This 1950s Marin County home, designed and built in the Eichler tradition, occupies 1,700 sf on a wooded hilltop site. The owner sought to expand the house that would be open and playful in its design, yet retain the home’s original design sensibility and extensive use of glass.
Pfau Long designed a 600 sf addition that grows from the home’s inherent geometry and preserves much of the existing structure. Relying on the simple clarity of its design, the interior structure is exposed, including wood beams, structural steel, custom steel brackets, and a “floating” steel stair. The house is open between rooms with no conventional definition of space. In the new master bedroom, the walls stop short of the ceiling, with glass panels inserted above, creating upward views through the treetops as if in a treehouse.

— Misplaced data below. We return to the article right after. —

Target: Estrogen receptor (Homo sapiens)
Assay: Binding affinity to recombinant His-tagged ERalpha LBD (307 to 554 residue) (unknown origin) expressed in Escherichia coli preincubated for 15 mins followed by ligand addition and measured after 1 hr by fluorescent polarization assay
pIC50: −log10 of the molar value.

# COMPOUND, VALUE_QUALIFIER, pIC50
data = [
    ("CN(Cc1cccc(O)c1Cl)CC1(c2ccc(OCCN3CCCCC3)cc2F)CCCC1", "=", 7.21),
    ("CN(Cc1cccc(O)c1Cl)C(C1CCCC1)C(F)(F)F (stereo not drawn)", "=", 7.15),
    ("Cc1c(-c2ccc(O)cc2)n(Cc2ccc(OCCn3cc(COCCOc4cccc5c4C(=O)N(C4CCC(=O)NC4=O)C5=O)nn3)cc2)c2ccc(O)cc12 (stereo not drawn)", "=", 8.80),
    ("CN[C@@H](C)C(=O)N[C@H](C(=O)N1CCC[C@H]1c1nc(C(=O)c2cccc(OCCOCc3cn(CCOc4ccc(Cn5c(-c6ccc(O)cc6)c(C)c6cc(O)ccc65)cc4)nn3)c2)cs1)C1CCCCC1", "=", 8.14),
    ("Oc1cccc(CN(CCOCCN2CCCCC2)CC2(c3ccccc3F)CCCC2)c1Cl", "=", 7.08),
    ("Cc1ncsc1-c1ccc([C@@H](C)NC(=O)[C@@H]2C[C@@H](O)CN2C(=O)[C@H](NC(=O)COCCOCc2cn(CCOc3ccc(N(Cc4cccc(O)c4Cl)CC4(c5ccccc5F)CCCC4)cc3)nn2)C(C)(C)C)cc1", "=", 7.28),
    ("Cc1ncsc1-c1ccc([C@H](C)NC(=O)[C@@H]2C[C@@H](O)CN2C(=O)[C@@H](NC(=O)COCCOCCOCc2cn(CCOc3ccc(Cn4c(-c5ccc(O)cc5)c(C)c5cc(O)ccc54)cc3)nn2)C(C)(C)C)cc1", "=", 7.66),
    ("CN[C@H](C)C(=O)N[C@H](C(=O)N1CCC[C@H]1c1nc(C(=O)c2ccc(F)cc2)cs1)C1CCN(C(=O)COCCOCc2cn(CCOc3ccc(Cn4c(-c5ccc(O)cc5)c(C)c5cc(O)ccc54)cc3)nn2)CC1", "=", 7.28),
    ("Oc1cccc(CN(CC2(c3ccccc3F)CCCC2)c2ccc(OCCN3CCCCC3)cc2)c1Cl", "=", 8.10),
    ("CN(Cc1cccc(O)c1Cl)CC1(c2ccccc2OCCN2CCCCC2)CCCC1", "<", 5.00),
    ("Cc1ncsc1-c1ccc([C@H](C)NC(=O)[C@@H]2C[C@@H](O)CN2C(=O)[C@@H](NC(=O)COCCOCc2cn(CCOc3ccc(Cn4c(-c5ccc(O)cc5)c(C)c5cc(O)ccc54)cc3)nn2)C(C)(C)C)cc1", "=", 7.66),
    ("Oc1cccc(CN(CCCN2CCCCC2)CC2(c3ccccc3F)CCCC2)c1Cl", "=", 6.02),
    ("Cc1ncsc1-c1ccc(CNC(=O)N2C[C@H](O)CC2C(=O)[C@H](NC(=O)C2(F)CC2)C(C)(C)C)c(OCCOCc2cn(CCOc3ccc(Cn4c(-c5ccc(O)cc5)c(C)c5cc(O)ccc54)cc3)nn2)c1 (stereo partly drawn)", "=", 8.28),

The outdoors become an extension of the indoors via full-height glass walls and an open floor plan. The home’s transparency creates the illusion of uninterrupted, boundless space with views extending from the dramatic double height entry, through the house, to the wooded valley beyond.